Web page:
One of the top priorities for parents going through a divorce is figuring out who the children will go with. It is a decision that is emotional and stressful, but ultimately custody judgments must keep the needs of the kids in mind.
In New Jersey, the courts make child custody decisions based on the best interests of the child, and parents should do the same.
The state’s laws
According to FindLaw, the state encourages the parents to decide on custody and visitation schedules. However, the court must approve the agreement, and the court will make the decision for the parents if they are unable to agree.
Normal custody arrangements are joint and sole custody, although an alternative arrangement is possible if it is better for the children. In most cases, the court prefers joint custody, as children seem to thrive better by spending time with each parent. Exceptions are when there is proven evidence of violence, abuse or addiction. The court also considers requests by grandparents and other family members for visitation time.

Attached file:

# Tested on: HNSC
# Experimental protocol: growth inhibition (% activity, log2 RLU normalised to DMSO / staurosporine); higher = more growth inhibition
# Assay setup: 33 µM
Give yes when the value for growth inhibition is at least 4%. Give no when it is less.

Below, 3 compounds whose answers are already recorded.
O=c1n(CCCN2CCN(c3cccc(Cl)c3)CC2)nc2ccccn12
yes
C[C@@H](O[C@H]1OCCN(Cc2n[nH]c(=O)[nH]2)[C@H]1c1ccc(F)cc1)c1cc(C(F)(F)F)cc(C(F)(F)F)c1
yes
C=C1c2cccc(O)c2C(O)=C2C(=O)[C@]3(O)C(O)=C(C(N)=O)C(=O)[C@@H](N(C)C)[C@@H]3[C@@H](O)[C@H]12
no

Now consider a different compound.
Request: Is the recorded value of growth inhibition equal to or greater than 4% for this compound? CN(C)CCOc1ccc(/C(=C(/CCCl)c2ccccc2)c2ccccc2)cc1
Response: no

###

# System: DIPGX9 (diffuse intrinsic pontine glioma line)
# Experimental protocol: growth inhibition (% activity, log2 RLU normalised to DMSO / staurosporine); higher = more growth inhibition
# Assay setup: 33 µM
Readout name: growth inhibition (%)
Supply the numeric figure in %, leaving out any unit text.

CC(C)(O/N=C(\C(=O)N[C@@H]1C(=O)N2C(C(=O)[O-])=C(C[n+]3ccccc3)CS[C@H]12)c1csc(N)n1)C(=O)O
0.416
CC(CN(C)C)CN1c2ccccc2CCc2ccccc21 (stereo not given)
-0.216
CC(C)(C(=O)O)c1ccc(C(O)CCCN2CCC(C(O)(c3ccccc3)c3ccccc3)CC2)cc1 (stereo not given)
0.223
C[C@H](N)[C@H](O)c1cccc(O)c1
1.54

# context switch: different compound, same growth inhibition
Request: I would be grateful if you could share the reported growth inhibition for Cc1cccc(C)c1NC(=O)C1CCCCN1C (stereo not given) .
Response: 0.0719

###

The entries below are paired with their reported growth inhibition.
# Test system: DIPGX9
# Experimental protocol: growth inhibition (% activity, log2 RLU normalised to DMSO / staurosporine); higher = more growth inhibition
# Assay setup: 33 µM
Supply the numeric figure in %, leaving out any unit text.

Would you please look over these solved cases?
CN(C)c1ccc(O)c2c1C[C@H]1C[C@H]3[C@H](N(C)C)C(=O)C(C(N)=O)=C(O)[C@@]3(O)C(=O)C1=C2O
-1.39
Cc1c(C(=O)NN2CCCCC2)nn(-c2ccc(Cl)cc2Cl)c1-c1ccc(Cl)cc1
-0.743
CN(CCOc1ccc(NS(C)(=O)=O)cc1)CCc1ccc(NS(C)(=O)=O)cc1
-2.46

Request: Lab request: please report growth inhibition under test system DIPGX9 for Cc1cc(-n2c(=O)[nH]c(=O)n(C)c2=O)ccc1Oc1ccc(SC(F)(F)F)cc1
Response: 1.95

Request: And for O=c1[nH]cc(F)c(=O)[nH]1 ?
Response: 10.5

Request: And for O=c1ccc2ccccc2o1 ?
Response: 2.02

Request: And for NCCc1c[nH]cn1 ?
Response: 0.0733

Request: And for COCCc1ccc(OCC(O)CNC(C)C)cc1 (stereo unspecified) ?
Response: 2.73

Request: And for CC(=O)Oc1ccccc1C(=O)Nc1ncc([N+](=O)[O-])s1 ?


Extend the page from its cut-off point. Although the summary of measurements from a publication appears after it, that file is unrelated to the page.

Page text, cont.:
Considerations for the child’s best interests
In general, custody decisions consider what is in the child’s best interests. If a child is mature and old enough, the court will take his or her wishes into consideration.
According to the Child Welfare Information Gateway, some factors that parents or the court should examine include:
- The ability of both parents to provide a safe, stable and healthy home environment
- Current relationship with each parent
- The mental and physical health of all involved parties
- Emotional ties to siblings, other family members and caregivers
- Age and needs of each child
The safety and wellbeing of children are at the forefront of child custody decisions, and parents need to put aside their own wants to consider what is best for their children.